He may have ended up just fourth on the end-of-day timesheets - and a lowly ninth in the afternoon session - but Formula 1 World Champion-elect Lewis Hamilton nevertheless sent a warning out to title rival Felipe Massa following the opening day of practice at Interlagos that his car is 'blindingly quick'.

The McLaren-Mercedes star needs to finish just fifth or better in the Brazilian Grand Prix on Sunday - regardless of where his Ferrari adversary takes the chequered flag - in order to be crowned both the youngest-ever and also first black world champion in the sport's 58-year history.

Though he trailed Massa by one position and almost two tenths of a second in the morning running, and seven spots and almost half a second in the afternoon, the British ace was in buoyant spirits at the close of proceedings on day one.

"Our car was blindingly quick this morning," the 23-year-old enthused after winding up fourth overall, "despite the cold weather which made the track feel quite slippery. This afternoon we focused on our race pace - but we were interrupted by the threat of rain and the changeable wind direction.

"I flat-spotted my tyres on a couple of runs, but I'm positive that the changes we've made will put us in a good position for tomorrow."

Hamilton will be relying on strong support this weekend from team-mate Heikki Kovalainen, who endured his first F1 retirement when he spun into the barriers as early as lap three in S?o Paulo for Renault this time last year. The Finn placed fifth in the morning session this time around but only 15th later on, leaving himself just 13th in the final reckoning. He remained, however, unconcerned.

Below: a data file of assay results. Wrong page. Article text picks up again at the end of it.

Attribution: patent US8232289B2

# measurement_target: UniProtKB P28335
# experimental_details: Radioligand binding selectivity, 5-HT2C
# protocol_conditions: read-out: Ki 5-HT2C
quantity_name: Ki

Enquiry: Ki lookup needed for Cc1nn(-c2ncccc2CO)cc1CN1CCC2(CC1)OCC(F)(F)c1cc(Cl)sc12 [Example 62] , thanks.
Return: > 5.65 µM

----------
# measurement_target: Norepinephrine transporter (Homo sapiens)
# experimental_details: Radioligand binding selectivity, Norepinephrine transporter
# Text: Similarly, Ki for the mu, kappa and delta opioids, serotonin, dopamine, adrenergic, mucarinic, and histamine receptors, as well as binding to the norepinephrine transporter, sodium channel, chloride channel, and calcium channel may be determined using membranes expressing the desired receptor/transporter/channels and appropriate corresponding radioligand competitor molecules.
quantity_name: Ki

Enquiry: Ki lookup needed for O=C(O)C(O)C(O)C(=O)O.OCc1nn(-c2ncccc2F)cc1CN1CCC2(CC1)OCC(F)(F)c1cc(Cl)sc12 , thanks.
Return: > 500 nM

"A decent Friday practice session," the recently-turned 27-year-old underlined, "and we now have a good understanding of tyre performance following our comparison work and evaluation.

"We were fine-tuning the balance of the car all the time and the outcome makes me happy, although this isn't reflected in the fastest lap times. We've found a good baseline to work on for the rest of the weekend."

McLaren needs to beat arch-rivals Ferrari by at least twelve points this weekend if it is to steal the constructors' laurels from underneath the Scuderia's nose, but equally the Woking-based concern needs to be aware of the threat from BMW-Sauber just ten points behind - a fact far from lost on the multiple world championship-winning outfit's team principal Ron Dennis.

"Today was a slightly tricky day for many of the teams," the 61-year-old stated. "Graining, particularly of the option tyre, was a particular problem with the less-than-optimal track temperatures caused by the inclement weather conditions. In fact, we suspect that some teams may have dropped their fuel loads in an effort to nullify that problem, but we didn't.

"Instead we adhered to a disciplined programme, all the while assessing our race-able options. We made steady progress with our understanding of the available downforce levels, tyre choices and brake materials, and we feel confident that the lessons we learned today will pay dividends on Sunday."

"This was certainly not one of the better 2008 Friday rankings for McLaren-Mercedes," acknowledged the three-pointed star's motorsport vice-president Norbert Haug, "but I doubt whether today's order represents Sunday's competitive situation.

"We had a conservative approach to the afternoon session to simulate extremes that can take place during the race on Sunday, but of course we still have to optimise both cars. I am confident we can qualify tomorrow in positions that will enable us to score the necessary points on Sunday."